Hillary Clinton barely beat Bernie Sanders in Iowa. It was basically a tie. Her 0.3 percentage point margin ranks as the thinnest victory in Iowa Democratic caucus history.
But it’s likely that Clinton was ahead by a wider margin in the initial preferences of caucus participants.
Iowa Democrats don’t report the preferences of voters as they enter the caucuses. Instead, voters are allowed to change who they support after a first round of voting. Sometimes there are multiple rounds, after which candidates who don’t clear a viability threshold are eliminated. Even after all that shuffling, we don’t get a raw vote total. Instead, we get “statewide delegate equivalents.” Those are the results you saw Monday night. And as I wrote earlier Monday, sometimes the difference between the percentage of statewide delegate equivalents won and each candidate’s initial share of the vote is greater than 5 percentage points.
Sanders appears to have benefited from this process Monday night.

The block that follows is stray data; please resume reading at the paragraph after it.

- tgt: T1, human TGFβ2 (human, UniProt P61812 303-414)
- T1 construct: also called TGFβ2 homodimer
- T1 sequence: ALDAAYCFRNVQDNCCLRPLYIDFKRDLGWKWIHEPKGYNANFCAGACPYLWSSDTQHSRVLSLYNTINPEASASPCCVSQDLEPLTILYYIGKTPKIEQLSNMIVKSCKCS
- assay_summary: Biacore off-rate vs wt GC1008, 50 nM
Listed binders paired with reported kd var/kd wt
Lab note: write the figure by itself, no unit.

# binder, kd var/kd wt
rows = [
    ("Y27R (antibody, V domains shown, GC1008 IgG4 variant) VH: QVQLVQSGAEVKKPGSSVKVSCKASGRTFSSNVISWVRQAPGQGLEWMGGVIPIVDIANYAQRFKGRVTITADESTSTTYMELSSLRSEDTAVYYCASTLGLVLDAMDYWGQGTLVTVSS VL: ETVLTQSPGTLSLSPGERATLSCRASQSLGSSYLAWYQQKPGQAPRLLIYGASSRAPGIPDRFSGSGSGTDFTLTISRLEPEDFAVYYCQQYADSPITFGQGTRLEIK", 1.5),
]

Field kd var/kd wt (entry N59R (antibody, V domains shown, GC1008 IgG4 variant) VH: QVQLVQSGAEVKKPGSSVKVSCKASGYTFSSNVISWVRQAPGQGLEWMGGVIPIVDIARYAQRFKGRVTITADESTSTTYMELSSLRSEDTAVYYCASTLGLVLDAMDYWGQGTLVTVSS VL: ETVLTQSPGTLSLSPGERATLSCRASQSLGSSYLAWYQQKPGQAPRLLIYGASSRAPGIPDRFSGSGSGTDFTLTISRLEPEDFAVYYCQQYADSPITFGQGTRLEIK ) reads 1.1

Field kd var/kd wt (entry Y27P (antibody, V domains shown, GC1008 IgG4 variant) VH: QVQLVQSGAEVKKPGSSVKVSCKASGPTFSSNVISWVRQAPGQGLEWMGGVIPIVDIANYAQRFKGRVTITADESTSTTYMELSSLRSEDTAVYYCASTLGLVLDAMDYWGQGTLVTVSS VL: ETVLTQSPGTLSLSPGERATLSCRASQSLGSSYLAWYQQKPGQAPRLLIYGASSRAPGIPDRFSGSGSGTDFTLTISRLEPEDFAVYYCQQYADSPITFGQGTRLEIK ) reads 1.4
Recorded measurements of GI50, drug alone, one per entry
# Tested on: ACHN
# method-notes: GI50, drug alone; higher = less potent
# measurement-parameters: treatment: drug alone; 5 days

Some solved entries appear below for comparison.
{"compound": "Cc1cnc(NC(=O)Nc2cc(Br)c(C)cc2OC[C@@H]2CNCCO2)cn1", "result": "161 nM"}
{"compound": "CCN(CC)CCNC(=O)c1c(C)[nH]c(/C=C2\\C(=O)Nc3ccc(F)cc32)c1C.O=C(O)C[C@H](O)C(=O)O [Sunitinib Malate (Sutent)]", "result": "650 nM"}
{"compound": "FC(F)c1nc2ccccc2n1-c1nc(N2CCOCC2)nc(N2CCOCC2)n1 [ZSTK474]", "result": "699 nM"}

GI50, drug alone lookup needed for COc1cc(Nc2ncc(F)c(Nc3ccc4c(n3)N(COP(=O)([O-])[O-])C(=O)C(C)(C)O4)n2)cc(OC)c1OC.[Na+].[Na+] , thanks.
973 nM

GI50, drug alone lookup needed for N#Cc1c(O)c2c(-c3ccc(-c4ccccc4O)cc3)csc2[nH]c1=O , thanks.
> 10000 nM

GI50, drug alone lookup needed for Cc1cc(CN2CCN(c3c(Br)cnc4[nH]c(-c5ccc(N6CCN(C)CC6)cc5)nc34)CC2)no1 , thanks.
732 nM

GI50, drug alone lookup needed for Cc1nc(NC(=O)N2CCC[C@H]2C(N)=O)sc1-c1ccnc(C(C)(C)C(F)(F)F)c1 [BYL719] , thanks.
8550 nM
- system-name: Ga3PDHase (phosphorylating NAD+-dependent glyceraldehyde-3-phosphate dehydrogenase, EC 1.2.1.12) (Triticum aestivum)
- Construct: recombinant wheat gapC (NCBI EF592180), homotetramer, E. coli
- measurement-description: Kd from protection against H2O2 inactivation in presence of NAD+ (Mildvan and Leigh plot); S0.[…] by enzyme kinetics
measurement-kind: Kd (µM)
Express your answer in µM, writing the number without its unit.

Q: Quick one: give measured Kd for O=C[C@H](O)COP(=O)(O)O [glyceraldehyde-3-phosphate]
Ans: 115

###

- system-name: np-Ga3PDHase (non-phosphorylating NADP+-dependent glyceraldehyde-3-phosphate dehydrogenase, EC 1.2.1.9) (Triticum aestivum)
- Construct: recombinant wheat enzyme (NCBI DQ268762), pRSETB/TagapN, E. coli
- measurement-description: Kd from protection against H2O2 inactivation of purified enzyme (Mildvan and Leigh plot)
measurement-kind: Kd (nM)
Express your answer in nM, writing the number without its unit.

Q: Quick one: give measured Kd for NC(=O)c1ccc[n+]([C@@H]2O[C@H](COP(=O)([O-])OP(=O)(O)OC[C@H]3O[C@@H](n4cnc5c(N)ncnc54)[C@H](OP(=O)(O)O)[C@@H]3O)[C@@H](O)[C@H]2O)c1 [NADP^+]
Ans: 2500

According to the initial preferences extrapolated from data from 58 sample precincts collected by Edison Research, Clinton won an estimated 49 percent, Sanders 46 percent and Martin O’Malley 3 percent; 2 percent were uncommitted. In statewide delegate equivalents, Clinton earned 49.85 percent, Sanders 49.58 percent and O’Malley 0.54 percent; 0.03 percent were uncommitted. When you look at the differences between those sets of percentages, all but Clinton’s were outside the margin of error.
The simplest (and probably correct) conclusion to draw from the data is that O’Malley supporters and Iowans who were initially uncommitted disproportionately chose Sanders as their second choice. Although there is no entrance poll data asking about reallocation, there are anecdotal reports of O’Malley backers going to Sanders. Additionally, some pre-election surveys suggested that O’Malley voters were more inclined to pick Sanders than Clinton as their second choice.
Those additional backers nearly eked out a victory for Sanders.
The problem for Sanders is that he didn’t win and so didn’t receive what probably would have been a very favorable wave of media coverage. Sanders needed that press because Iowa’s Democratic caucus electorate, being very white and very liberal, is among the most Sanders-friendly electorate in the country (although New Hampshire is even friendlier): A tie in Iowa implies that he would lose in most other states.
On the other hand, the Iowa caucuses are just the beginning of the process. Sanders will have opportunities to expand his base as the primary season goes forward.
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